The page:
The Heartbreaking Truth About Tobacco

Truth About Tobacco

The dangers of smoking and tobacco use have long been recognized as leading causes of preventable disease and death worldwide. While the detrimental effects on lung health are well-known, the impact on cardiovascular health is equally concerning.

To understand the connection between tobacco and cardiovascular disease, it’s essential to grasp how tobacco affects the cardiovascular system. Nicotine, the addictive substance in tobacco, causes the heart to work harder by constricting blood vessels and increasing heart rate. This causes added strain on the heart, raising blood pressure and reducing the flow of oxygen to vital organs, including the heart itself. Over time, this chronic stress on the cardiovascular system can cause a host of serious conditions, from coronary artery disease to stroke. Here are a few common health concerns associated with heart disease and tobacco, as listed by the Centers for Disease Control (CDC).

  • Coronary Heart Disease occurs when arteries are constricted or congested by plaque or clots and occurs when chemicals from cigarette smoke cause the blood to thicken. When untreated, blocked arteries can quickly lead to a heart attack, stroke or even death.
  • Heart Attacks occur when a clot forms in one of the narrow vessels near the heart. As the heart becomes deprived of oxygen, it can suddenly stop beating and lead to death.
  • A Stroke is a loss of brain function when blood flow to the brain is interrupted. Though most commonly associated with only the brain, cardiovascular disease is a major cause of stroke, and a common health concern for long-term tobacco users.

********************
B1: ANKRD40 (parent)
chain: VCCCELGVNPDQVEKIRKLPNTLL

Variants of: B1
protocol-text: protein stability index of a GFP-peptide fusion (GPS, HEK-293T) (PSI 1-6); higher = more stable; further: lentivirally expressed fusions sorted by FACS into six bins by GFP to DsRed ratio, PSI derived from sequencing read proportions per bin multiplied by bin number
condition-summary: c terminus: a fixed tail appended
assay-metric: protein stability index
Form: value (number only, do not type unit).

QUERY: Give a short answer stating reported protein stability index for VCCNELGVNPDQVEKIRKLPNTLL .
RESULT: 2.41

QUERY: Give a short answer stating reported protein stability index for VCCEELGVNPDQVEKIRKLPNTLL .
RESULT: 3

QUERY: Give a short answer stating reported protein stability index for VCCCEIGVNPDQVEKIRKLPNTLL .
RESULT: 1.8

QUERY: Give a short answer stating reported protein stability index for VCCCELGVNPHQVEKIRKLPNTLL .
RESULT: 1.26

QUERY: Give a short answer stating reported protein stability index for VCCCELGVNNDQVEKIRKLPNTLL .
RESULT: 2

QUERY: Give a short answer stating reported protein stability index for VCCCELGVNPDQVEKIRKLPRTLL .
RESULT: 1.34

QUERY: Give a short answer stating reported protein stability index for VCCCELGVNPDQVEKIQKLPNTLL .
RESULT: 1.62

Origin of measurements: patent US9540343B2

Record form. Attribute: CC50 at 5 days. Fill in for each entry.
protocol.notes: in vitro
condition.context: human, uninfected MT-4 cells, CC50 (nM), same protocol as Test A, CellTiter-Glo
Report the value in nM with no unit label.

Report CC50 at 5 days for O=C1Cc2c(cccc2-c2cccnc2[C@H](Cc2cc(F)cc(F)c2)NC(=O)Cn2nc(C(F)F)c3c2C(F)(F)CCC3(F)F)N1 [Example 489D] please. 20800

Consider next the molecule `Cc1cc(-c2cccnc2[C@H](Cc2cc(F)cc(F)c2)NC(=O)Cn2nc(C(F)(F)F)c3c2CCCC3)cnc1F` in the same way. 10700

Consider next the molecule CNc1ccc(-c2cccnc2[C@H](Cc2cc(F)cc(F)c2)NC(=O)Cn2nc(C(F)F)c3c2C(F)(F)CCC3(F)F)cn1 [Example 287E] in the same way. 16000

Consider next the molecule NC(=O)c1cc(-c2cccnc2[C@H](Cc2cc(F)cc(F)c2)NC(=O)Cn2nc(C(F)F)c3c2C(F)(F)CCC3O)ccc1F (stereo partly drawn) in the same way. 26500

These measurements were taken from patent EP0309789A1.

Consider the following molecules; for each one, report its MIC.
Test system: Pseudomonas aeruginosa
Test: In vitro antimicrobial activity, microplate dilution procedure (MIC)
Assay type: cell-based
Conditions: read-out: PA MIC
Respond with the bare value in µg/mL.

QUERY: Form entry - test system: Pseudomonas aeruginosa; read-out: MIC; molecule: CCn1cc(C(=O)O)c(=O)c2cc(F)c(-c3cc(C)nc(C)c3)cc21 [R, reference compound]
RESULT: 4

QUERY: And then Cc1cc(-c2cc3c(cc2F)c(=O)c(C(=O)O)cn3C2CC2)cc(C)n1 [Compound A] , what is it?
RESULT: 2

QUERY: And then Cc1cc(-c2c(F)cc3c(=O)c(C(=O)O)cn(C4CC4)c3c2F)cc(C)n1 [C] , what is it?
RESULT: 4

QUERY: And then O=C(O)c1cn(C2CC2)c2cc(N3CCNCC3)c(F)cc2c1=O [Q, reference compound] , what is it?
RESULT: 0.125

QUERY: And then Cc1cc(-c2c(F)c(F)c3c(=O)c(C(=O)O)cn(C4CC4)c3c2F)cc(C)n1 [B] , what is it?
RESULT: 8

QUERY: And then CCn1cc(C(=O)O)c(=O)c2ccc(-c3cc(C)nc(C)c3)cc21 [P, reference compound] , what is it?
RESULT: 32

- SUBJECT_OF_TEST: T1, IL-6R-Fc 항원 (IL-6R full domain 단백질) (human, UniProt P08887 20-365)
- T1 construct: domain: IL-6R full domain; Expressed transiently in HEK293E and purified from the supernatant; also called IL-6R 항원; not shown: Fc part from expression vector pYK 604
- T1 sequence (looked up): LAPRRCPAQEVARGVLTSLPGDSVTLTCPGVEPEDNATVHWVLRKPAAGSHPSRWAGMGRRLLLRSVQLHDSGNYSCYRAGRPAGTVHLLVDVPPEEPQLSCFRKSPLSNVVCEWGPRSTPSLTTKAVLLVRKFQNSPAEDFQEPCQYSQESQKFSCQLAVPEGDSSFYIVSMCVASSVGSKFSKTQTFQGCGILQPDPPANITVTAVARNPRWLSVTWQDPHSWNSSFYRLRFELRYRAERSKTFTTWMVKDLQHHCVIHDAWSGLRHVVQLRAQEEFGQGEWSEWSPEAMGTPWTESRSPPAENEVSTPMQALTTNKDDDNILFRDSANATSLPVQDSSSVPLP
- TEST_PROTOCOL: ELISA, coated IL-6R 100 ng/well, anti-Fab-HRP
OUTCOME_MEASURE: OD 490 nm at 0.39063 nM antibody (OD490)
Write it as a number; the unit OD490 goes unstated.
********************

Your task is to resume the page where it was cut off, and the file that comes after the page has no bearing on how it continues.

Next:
• Peripheral Arterial Disease (PAD) occurs when the blood vessels become narrow and reduce blood flow to the arms, legs, hands and feet, depriving limbs of oxygen. In extreme cases, PAD can result in amputation. Smoking is one of the leading causes of peripheral arterial disease.
  • Atherosclerosis is when arteries narrow due to a buildup of fat, cholesterol and other substances along the arterial wall. Smoking causes plaque to rapidly form in blood vessels, increasing the overall risk of atherosclerosis.
  • An Abdominal Aortic Aneurysm is a bulge or weakened area in the aorta within the abdomen. The abdominal aorta is the main artery that transports oxygen-rich blood to the rest of the body. Smoking is a known cause of early damage to the abdominal aorta, which can ultimately lead to an aneurysm. Aneurysms are hard to catch before they rupture — and a ruptured aneurysm is life-threatening. Almost all deaths of abdominal aortic aneurysms are caused by smoking and are considered preventable deaths.


Smoking is a major cause of cardiovascular disease and is responsible for roughly 1 in 4 of those deaths. Even people who smoke fewer than five cigarettes each day show early signs of the disease, and the risk increases alongside the number of cigarettes. According to the CDC, lower levels of tar and nicotine do not reduce the risk.


Smokeless tobacco use causes an immediate increase in heart rate and blood pressure due to the potent nicotine inside. With every use, the heart rate increases by roughly 19 beats per minute, and extended use can result in a higher resting heart rate among otherwise healthy people, which increases with age.


Secondhand Smoke

Exposure to secondhand smoke can also lead to heart disease. In fact, more than 33,000 nonsmokers die every year from cardiovascular disease caused by exposure to secondhand smoke in the United States alone. Secondhand smoke also leads to an increased risk of heart attack and stroke.

The negative impacts of smoking and tobacco use on heart health cannot be overstated. From coronary artery disease to stroke, the toll on cardiovascular health is life-threatening but, more importantly, preventable. While it is still unknown when exactly tobacco users develop cardiovascular disease, the best thing a person can do for their overall health is quit tobacco and nicotine products. Studies show that the risk of heart attack drops dramatically within a year of quitting, even for those who have previously had a heart attack. Within five years of quitting, the risk of heart disease drops to that of a nonsmoker.

If you or someone you know is considering quitting tobacco for their health, reach out to our friends at the Oklahoma Tobacco Helpline. Call 1-800-QUIT NOW, or visit to learn more.

Published by Tobacco Stops With Me on March 15, 2024